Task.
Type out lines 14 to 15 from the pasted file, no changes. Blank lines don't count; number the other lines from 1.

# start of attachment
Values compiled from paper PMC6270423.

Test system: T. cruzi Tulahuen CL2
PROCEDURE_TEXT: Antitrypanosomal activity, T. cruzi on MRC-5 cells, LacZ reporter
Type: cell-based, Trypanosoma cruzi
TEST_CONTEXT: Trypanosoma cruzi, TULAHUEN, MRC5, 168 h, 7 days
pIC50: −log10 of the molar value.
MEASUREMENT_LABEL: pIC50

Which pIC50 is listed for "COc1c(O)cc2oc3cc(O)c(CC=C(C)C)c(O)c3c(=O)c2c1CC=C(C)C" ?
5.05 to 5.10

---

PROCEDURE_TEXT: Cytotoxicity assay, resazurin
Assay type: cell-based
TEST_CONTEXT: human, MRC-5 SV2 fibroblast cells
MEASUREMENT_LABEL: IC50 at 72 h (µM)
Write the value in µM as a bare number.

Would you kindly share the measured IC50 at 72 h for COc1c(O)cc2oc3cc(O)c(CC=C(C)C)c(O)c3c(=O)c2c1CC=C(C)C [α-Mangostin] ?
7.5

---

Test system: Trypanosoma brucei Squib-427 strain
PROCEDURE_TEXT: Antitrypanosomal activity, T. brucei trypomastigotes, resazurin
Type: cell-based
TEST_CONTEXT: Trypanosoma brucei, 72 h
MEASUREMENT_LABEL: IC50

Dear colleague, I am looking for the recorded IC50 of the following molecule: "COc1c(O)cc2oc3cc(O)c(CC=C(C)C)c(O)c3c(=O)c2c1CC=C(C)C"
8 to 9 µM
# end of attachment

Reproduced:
MEASUREMENT_LABEL: IC50 at 72 h (µM)
Write the value in µM as a bare number.